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Running to Resurrection: A soul-making chronicle by Clark Berge

24 April 2020

David Wilbourne reads this Franciscan’s tale

IN HIS book Running to Resurrection, Clark Berge is like Bill Bryson high on communion wine, earthy, witty, and connected, with bons mots galore: “Courage is fear that has said its prayers.”

His Odyssey pounds his USA origins, his emerging Franciscan vocation, and his itinerary as Minister General, shaping his soul en route. “When I run I feel the joy in the beauty of plants and trees, the seashore, the animals and birds. I feel part of the neighbourhood and love greeting people.”

As a reformed alcoholic, 45 year-old Berge felt “a dull, half-asleep feeling, hanging between me and the world, blocking the sun. God had raised Christ to make everything new — except me.” Running surprisingly breaks the impasse as Berge realises that “to sweat is to pray; we run to undo the damage.”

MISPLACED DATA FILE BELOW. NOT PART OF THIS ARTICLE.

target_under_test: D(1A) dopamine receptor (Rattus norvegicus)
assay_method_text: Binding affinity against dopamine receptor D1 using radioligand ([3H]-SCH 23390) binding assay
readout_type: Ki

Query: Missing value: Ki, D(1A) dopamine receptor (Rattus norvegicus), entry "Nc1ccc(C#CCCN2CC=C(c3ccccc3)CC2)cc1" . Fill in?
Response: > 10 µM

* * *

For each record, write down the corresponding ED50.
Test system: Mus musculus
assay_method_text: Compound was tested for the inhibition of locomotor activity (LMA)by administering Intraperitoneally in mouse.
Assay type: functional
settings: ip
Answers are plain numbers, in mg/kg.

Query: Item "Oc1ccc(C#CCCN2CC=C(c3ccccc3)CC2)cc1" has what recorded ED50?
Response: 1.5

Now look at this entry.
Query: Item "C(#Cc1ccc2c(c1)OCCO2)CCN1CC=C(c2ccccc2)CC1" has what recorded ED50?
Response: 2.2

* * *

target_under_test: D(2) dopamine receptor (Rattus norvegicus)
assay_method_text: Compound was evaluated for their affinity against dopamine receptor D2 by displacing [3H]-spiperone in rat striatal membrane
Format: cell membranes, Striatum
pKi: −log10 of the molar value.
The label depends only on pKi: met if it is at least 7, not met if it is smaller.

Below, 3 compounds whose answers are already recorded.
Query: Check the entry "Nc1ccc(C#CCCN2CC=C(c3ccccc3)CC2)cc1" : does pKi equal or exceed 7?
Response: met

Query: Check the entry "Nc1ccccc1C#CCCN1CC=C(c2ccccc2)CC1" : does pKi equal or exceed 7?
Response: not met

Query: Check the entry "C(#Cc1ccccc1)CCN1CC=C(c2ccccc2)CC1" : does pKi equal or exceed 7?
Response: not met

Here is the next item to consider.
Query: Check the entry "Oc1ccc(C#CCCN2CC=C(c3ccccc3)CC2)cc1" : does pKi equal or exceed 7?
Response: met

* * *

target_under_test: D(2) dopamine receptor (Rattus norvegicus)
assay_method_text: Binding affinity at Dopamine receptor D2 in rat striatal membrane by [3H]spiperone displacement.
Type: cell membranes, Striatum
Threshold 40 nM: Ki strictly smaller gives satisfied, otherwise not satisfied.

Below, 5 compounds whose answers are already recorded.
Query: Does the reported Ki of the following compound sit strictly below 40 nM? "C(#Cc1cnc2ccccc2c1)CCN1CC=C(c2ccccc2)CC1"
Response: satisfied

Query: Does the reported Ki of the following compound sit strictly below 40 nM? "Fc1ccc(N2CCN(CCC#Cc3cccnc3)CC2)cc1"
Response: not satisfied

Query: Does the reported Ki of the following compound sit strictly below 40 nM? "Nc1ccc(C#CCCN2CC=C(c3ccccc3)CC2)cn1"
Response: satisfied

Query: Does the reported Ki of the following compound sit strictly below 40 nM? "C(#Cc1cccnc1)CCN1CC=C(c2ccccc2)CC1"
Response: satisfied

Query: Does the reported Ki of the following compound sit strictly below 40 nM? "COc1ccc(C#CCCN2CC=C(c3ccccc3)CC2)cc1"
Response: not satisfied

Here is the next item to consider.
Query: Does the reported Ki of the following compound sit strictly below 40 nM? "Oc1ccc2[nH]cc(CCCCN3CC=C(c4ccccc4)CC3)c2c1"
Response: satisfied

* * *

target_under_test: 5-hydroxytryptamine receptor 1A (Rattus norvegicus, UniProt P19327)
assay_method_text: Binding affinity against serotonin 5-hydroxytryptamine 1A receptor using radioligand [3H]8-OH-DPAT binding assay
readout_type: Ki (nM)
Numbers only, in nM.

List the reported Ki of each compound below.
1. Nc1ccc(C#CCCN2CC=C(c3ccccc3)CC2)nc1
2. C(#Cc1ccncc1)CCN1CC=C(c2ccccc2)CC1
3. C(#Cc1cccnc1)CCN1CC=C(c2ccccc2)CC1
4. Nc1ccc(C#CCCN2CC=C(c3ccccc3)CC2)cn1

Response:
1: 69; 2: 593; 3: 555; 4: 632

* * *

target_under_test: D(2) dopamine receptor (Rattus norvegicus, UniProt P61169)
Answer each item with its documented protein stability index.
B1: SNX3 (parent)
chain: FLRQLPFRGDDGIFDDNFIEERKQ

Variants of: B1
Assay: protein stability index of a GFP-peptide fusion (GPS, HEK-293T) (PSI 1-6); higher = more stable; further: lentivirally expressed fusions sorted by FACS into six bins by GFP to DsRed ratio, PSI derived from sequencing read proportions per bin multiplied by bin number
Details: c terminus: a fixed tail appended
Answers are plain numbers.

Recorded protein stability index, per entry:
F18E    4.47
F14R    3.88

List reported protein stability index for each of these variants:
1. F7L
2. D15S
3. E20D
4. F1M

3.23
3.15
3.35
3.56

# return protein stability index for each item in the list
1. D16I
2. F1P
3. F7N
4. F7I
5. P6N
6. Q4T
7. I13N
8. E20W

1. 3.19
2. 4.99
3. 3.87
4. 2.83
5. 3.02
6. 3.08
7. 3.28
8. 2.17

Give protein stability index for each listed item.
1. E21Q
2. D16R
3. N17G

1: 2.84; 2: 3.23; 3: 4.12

An unashamed runaholic, he draws in others. “Your visit shook us up, now every brother runs every day,” a young friar jokes in the Solomon Islands, whose inhabitants commit themselves to peace by dumping their arms in the sea.

Running assuages Berge’s inner wolf, giving him the nerve “to be fully present in a particular place, a salutary reminder whose world I inhabit”. He runs to Resurrection Cathedral, Popondetta, mindful of the New Guinea martyrs; he runs around Assisi, pondering a church baffled by Francis and Clare; he runs Psalm 48, going round about Zion, marking well her terrible separations, claustrophobic with Christ in the Holy Sepulchre; and in Stroud, Australia, terrified of snakes and spiders, he empathises with her aboriginal peoples: “growing up with same-sex attraction in a hostile world enables understanding of the predicament of other outcasts.”

Franciscan to the core, he composes a Christmas homily for a surly troop of baboons in South Africa, inspired by baboons in Kenya, who saw off their alpha males and found truth and reconciliation.

Running to Resurrection proved a rooted and spiritual raison d’être for any form of exercise, imaginatively lifting up your heart and making you sing.


The Rt Revd David Wilbourne is an hon. assistant bishop in York diocese.


Running to Resurrection: A soul-making chronicle
Clark Berge
Canterbury Press £12.99
Church Times Bookshop £11.70

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